There are specific ways of preparing the report, including what should and shouldn't be included. One thing that the ASTM standards do specifically state is:
12.15 Recommendations - Recommendations are not required by this standard. A user should consider whether recommendations for additional inquiries or other services are desired. Recommendations are an additional service that may be useful in the user’s analysis of LLPs or business environmental risk.
Meaning, your report, unless you otherwise ask for it, may not include recommendations. Remember, the Phase I ESA's objective is just to IDENTIFY recognized environmental conditions, and the language specifically says that!
This is kind of an odd thing to explain to people, and something that we always discuss up front when talking with a new client. The standard specifically states recommendations don't need to be included, but many people don't know that and don't understand what that means. When we conduct a Phase I ESA, we specifically ask our clients if they want recommendations, and in what format. For example, we can either not include recommendations at all, include them within the report per the client's request, verbally communicate the recommendations to them, or provide them in another written manner. If the client wants recommendations within the report, we note that, because we're deviating from the scope of a Phase I, and really need to explain why.
Non-Scope Phase I ESA Considerations in ASTM E1527-13
So now that we specifically know what a Phase I ESA includes, it's also worth noting that the Phase I ESA standards specifically call out the following as non-scope items.
22.214.171.124 Asbestos-containing building materials,
126.96.36.199 Biological agents,
188.8.131.52 Cultural and historic resources,
184.108.40.206 Ecological resources,
220.127.116.11 Endangered species,
18.104.22.168 Health and safety,
22.214.171.124 Indoor air quality unrelated to releases of hazardous substances or petroleum products into the environment,
126.96.36.199 Industrial hygiene,
188.8.131.52 Lead-based paint,
184.108.40.206 Lead in drinking water,
220.127.116.11 Regulatory compliance, and
In other words, none of those items are included within a Phase I ESA that is done strictly to scope.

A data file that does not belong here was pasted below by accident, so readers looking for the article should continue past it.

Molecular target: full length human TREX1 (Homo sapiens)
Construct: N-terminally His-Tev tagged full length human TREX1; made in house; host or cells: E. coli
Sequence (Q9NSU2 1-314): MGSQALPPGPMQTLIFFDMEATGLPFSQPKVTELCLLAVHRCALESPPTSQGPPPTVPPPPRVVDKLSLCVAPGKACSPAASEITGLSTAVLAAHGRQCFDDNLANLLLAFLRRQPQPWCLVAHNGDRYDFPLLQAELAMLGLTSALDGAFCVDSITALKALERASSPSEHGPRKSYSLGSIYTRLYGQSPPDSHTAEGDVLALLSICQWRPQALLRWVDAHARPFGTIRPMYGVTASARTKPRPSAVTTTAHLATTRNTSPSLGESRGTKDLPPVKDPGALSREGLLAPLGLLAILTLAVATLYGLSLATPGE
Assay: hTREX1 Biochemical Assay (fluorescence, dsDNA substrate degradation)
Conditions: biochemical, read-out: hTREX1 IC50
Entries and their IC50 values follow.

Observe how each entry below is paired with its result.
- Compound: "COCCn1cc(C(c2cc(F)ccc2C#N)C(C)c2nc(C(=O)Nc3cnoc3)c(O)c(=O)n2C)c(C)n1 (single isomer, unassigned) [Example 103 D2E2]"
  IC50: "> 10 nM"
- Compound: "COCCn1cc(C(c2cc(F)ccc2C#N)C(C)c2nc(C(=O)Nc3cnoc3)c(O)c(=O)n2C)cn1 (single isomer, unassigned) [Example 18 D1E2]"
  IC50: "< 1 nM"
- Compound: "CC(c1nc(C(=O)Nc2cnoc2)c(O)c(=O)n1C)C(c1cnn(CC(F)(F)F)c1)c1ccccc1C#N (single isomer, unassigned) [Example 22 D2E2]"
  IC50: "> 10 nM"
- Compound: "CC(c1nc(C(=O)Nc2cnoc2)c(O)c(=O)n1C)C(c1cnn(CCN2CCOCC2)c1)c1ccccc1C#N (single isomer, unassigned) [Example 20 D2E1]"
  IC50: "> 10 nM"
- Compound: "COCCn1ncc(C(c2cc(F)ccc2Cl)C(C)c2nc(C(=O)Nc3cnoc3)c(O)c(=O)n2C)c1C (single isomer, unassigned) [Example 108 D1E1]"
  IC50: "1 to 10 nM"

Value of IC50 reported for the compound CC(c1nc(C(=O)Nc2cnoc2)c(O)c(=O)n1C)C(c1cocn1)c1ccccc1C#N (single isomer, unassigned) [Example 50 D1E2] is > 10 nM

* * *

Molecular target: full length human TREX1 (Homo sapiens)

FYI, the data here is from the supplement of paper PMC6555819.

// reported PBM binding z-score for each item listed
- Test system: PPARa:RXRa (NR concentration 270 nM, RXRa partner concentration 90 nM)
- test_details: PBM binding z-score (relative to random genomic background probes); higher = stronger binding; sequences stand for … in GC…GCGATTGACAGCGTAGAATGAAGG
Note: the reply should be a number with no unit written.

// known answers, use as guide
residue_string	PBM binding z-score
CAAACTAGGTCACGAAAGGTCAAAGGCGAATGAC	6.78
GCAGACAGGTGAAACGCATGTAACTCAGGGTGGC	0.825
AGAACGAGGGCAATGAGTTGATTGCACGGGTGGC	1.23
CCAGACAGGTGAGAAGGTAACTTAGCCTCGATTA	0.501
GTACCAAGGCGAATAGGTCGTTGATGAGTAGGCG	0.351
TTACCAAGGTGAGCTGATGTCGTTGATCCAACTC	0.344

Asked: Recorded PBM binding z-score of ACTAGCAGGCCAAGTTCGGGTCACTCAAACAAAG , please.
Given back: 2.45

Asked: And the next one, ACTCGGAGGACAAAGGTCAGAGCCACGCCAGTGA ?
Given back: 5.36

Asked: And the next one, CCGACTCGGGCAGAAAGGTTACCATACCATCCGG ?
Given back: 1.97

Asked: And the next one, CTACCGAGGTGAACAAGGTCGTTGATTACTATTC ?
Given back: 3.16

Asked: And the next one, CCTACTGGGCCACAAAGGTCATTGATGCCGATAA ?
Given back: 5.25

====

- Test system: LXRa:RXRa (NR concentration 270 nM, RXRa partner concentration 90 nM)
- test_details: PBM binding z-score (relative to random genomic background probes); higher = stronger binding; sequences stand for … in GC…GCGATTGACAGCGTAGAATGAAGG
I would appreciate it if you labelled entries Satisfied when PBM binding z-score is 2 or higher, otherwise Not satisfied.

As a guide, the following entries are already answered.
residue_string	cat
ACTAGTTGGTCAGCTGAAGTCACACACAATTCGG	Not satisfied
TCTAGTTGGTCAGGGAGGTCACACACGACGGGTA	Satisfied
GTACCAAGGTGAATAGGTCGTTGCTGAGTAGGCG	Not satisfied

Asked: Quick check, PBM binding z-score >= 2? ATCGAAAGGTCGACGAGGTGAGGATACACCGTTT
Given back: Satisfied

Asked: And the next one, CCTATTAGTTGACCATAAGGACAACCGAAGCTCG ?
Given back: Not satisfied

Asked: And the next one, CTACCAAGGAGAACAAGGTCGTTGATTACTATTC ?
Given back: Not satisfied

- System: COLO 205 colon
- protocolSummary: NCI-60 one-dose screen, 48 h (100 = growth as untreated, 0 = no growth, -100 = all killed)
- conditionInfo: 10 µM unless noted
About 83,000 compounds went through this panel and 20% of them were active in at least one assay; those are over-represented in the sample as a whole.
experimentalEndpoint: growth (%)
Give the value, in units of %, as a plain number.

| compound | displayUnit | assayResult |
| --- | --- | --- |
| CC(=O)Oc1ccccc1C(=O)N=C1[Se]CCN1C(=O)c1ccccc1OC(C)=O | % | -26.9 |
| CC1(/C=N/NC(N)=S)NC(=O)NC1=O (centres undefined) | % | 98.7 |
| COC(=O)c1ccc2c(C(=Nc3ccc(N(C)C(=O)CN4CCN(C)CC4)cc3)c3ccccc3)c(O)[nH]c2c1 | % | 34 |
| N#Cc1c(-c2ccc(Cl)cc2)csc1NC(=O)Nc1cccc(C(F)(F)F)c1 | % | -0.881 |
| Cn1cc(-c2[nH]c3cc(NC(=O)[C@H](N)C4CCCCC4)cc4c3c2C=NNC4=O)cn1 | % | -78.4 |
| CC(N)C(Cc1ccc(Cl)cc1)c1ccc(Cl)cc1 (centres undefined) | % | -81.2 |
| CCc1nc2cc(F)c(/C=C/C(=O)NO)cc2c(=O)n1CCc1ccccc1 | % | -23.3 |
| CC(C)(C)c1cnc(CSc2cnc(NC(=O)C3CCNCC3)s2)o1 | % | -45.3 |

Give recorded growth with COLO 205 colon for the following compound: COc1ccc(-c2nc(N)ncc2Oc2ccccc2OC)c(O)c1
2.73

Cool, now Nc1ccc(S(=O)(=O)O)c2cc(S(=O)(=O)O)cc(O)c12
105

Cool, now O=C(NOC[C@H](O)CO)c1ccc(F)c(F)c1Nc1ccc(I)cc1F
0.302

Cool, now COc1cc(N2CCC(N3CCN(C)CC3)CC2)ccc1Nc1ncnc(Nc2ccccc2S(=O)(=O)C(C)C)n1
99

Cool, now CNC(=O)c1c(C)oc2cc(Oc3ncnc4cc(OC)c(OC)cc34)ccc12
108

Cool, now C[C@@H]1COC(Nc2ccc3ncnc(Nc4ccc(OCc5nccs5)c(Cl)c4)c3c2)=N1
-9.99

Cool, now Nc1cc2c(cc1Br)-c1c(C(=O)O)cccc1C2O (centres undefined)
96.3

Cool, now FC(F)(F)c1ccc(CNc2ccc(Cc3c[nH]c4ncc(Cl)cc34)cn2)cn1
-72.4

If you as the customer want non-scope items in addition to a Phase I ESA, that's fine, but they most likely won't be included within the Phase I ESA report itself, and they'll also cost you extra. Think back to the oil change analogy; getting an oil change does not include a tire rotation!
Here are some extra articles on the subject in case you're interested in learning more:
- Is a mold inspection included in a Phase I ESA?
- Environmental Compliance & Phase I Environmental Site Assessments
- Phase I ESA, Lead, Mold & Asbestos Inspections
- Phase I ESAs, Ground Penetrating Radar Scans, and Underground Storage Tanks
- Environmental Audits vs. Phase I Environmental Site Assessments
If you're dealing with a Phase I practitioner who is automatically including any of those above items, buyer beware! You are buying a Phase I ESA with non-scope considerations right off the bat. If the environmental professional is deviating from the Phase I right off the bat, then it throws the validity of the report, and possibly the liability protection, into question.
If they aren't doing things by the book with regards to what they're looking for, who knows what else they aren't doing by the books! We've seen situations where reports are rejected, questioned, or even worse things have happened, because a prior "environmental professional" decided to pick and choose what to include in the Phase I. In other words, not good!
The standards are crystal clear about what is, and what isn't in a Phase I ESA, so you, the customer, should know what you're buying. When in doubt, ask the environmental professional, and if necessary, ask them to either show or read to you the standard that relates to the question you have.
Is testing or sampling a scope item in a Phase I ESA?
Another specific non-scope item which many people wonder about is testing or sampling. Long story short, no, testing or sampling is not part of a Phase I ESA.
7.4 No Sampling - This practice does not include any testing or sampling of materials (for example, soil, water, air, building materials).
So again, if for some reason you wanted sampling or testing to occur, that would be above and beyond the Phase I ESA itself.
Learn more about scope & non-scope Phase I ESA items.
If you want to learn more about what a Phase I ESA explicitly details, I encourage you to buy a copy of the ASTM standard which can be found HERE if you don't agree with what we're saying. It's $72.00 for a copy of the PDF, but I can assure you everything we've laid out here is mirrored within the standard itself. The standards are not hard to read and digest, and you can confirm we're not just making this up or interpreting things as we see fit!
Our goal is to educate our customers so everyone's on the same page when we prepare a Phase I ESA for them, and no one is left with unanswered expectations. If you have any questions about your Phase I ESA report, or are looking for a Phase I provider, click here to contact us or call us at 888-RMA-0230 anytime to learn more.